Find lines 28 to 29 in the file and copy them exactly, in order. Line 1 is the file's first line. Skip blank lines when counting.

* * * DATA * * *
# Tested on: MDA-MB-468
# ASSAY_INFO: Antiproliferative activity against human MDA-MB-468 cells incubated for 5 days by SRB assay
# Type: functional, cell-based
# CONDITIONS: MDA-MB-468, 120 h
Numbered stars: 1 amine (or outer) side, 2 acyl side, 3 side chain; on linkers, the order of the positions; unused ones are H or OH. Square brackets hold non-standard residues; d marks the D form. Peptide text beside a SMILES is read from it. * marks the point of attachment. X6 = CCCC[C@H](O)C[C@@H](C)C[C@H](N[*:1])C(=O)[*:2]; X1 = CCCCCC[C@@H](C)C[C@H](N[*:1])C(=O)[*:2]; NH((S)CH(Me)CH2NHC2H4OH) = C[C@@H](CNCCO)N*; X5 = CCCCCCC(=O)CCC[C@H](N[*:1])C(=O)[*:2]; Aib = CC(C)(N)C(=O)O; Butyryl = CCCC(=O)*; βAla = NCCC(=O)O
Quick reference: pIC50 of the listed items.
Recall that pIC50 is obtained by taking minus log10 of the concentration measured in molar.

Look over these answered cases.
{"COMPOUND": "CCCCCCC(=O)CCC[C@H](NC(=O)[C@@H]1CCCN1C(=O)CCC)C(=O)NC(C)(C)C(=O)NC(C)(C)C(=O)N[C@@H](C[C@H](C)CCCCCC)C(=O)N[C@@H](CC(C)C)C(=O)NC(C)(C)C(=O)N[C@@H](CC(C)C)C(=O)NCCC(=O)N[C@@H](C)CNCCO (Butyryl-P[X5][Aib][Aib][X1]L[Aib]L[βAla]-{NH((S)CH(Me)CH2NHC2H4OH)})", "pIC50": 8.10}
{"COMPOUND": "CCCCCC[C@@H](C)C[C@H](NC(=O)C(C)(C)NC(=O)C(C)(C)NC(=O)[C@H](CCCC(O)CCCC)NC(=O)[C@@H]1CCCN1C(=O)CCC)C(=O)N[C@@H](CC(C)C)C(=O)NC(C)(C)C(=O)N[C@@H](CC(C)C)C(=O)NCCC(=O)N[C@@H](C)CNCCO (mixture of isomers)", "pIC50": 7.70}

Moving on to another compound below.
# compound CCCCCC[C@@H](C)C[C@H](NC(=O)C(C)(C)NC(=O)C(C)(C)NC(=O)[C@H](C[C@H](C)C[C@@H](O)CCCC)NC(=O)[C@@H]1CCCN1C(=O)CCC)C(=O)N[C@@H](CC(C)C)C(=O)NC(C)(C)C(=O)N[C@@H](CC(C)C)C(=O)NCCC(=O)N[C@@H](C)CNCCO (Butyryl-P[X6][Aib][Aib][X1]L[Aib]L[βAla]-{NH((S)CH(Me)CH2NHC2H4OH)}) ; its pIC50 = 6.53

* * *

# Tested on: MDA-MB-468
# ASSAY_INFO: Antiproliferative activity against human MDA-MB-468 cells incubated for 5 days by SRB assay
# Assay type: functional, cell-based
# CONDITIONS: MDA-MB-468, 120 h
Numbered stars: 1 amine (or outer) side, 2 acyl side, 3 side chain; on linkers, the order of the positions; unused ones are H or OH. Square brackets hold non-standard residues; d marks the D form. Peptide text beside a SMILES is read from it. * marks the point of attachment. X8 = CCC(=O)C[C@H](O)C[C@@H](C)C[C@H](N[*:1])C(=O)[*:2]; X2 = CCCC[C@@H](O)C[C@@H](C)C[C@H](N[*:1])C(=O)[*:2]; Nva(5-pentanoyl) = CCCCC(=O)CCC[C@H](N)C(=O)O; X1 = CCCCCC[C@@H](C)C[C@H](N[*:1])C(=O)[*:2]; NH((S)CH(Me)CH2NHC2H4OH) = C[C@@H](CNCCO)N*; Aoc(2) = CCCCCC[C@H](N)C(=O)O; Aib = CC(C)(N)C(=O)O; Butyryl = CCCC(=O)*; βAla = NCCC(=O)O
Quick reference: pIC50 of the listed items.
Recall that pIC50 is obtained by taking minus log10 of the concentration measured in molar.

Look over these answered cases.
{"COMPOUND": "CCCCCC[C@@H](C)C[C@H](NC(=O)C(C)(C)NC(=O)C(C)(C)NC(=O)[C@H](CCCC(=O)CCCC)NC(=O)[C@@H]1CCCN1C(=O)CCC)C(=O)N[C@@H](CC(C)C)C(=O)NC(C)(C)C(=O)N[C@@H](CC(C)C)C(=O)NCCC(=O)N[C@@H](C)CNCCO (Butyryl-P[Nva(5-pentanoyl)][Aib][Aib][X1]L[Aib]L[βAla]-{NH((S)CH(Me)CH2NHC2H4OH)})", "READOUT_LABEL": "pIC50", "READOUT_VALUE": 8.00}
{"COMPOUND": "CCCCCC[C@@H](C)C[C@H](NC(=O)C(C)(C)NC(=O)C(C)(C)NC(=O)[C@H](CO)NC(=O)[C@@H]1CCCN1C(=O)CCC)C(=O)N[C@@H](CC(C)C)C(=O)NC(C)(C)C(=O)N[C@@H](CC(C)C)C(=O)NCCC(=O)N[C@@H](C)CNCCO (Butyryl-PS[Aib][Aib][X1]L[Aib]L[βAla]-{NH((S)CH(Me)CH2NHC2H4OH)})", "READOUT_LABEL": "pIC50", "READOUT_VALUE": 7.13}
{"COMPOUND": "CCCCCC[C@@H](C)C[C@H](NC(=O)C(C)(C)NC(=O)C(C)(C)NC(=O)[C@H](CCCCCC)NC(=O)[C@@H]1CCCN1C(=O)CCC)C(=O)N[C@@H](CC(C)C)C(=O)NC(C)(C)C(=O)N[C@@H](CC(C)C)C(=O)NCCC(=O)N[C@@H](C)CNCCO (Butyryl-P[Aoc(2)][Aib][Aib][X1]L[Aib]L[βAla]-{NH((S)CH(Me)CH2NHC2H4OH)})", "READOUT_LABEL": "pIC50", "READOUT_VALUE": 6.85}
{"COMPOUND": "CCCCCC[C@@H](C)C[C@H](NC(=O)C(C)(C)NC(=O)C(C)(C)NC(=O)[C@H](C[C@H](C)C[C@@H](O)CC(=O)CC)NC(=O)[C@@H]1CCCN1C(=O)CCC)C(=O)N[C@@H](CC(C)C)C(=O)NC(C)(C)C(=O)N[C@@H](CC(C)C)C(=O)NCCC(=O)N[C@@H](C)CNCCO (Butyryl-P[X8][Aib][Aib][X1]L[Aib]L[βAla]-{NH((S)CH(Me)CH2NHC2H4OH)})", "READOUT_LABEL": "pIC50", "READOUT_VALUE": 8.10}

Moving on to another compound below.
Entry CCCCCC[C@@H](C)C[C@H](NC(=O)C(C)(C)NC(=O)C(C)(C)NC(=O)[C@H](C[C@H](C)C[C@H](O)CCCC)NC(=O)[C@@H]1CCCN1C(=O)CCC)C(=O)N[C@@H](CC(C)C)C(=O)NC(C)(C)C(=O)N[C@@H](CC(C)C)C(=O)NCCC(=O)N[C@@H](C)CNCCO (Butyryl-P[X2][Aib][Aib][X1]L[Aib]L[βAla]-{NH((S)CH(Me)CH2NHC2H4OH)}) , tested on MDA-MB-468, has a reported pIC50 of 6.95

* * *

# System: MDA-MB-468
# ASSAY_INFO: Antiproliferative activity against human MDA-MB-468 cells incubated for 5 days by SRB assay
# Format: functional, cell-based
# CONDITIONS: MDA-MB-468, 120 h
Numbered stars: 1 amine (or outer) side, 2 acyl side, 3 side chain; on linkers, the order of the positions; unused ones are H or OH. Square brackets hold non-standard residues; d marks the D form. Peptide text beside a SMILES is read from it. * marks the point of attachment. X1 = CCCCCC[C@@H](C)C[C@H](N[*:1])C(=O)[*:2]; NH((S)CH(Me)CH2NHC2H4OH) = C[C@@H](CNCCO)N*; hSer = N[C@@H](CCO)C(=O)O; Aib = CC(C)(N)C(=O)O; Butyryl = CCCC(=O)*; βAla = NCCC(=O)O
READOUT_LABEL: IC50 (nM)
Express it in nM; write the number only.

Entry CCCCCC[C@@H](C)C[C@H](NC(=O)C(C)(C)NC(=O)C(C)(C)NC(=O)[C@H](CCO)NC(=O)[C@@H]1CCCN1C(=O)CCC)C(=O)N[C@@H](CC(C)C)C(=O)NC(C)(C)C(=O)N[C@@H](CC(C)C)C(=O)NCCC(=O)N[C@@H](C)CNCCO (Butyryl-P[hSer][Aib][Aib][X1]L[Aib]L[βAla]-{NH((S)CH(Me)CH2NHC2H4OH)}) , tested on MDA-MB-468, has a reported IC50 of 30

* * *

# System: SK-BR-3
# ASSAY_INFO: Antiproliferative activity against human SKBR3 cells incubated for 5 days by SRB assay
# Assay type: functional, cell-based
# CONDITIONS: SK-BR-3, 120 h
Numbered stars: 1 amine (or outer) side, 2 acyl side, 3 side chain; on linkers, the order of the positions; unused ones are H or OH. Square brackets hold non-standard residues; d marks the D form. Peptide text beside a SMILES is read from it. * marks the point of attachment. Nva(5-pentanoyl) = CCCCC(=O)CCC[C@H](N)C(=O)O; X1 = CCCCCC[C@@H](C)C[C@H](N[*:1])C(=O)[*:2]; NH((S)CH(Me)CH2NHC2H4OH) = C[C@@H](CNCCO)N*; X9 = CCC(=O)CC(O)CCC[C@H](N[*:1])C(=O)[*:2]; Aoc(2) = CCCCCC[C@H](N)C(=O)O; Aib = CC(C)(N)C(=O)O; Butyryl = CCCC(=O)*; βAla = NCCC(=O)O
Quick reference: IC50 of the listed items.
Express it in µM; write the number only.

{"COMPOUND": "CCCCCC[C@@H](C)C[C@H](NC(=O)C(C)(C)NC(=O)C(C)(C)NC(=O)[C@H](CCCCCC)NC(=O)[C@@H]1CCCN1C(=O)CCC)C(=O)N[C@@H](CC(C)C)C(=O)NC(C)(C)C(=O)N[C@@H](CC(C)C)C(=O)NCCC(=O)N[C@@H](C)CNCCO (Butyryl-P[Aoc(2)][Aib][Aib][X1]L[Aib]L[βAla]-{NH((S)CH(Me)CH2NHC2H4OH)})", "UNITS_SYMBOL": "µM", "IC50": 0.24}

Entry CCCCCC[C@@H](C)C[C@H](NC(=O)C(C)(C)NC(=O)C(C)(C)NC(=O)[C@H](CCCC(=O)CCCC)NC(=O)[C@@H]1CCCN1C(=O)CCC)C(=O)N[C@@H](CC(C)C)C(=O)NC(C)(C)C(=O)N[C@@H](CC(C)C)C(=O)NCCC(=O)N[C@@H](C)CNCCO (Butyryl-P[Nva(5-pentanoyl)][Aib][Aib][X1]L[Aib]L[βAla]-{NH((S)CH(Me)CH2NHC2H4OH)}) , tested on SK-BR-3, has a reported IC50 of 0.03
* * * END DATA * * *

* * *

# System: MDA-MB-468